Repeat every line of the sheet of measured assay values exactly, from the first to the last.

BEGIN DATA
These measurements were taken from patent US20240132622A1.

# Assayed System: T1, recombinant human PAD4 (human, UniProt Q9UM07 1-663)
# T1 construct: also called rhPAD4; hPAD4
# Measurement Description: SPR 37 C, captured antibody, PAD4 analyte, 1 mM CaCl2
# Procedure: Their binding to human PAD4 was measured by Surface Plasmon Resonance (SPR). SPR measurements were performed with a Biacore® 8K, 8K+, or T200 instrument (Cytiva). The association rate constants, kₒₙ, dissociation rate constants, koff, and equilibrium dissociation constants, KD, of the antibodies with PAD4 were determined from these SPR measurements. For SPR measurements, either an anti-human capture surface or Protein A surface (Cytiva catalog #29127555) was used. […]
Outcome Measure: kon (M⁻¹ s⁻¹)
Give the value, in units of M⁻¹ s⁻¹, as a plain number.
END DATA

These measurements were taken from patent US20240132622A1.

# Assayed System: T1, recombinant human PAD4 (human, UniProt Q9UM07 1-663)
# T1 construct: also called rhPAD4; hPAD4
# Measurement Description: SPR 37 C, captured antibody, PAD4 analyte, 1 mM CaCl2
# Procedure: Their binding to human PAD4 was measured by Surface Plasmon Resonance (SPR). SPR measurements were performed with a Biacore® 8K, 8K+, or T200 instrument (Cytiva). The association rate constants, kₒₙ, dissociation rate constants, koff, and equilibrium dissociation constants, KD, of the antibodies with PAD4 were determined from these SPR measurements. For SPR measurements, either an anti-human capture surface or Protein A surface (Cytiva catalog #29127555) was used. […]
Outcome Measure: kon (M⁻¹ s⁻¹)
Give the value, in units of M⁻¹ s⁻¹, as a plain number.